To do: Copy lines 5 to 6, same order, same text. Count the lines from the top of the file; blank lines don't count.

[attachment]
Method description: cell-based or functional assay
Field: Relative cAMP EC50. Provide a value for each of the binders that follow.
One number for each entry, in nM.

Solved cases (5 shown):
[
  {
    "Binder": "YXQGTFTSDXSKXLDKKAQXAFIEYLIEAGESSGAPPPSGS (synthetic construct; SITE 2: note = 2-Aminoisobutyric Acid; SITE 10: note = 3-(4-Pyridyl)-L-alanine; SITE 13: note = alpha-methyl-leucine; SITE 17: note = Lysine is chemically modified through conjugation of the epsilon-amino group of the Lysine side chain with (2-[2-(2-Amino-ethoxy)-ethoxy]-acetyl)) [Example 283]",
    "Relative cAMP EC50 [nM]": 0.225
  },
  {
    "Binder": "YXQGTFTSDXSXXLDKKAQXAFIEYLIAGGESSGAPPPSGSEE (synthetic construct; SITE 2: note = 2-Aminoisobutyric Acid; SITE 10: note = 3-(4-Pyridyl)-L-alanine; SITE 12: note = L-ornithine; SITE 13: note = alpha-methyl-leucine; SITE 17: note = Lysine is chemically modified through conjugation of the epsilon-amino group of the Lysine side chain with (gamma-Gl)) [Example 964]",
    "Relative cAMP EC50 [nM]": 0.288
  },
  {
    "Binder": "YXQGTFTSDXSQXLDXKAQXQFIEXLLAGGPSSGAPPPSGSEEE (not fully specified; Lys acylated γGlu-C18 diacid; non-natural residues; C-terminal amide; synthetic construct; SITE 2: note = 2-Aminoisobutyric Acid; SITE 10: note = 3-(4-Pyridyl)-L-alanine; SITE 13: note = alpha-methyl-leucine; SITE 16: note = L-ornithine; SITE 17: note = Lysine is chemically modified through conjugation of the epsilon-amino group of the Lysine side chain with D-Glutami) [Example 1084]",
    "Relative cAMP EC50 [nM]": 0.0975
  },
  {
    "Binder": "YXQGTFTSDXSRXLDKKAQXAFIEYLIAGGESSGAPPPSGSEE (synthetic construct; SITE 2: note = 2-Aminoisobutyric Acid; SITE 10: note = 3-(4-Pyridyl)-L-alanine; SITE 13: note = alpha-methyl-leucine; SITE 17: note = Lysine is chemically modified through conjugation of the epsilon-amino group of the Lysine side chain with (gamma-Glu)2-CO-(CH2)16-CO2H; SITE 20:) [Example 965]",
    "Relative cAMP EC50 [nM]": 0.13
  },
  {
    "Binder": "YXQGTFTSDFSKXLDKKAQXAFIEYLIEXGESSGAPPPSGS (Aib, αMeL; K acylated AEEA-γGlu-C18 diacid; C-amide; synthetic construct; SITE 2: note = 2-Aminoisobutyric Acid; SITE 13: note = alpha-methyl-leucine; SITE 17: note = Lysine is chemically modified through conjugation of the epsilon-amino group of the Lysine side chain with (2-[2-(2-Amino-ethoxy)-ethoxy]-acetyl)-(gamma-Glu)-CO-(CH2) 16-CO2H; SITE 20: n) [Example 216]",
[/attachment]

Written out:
[
  {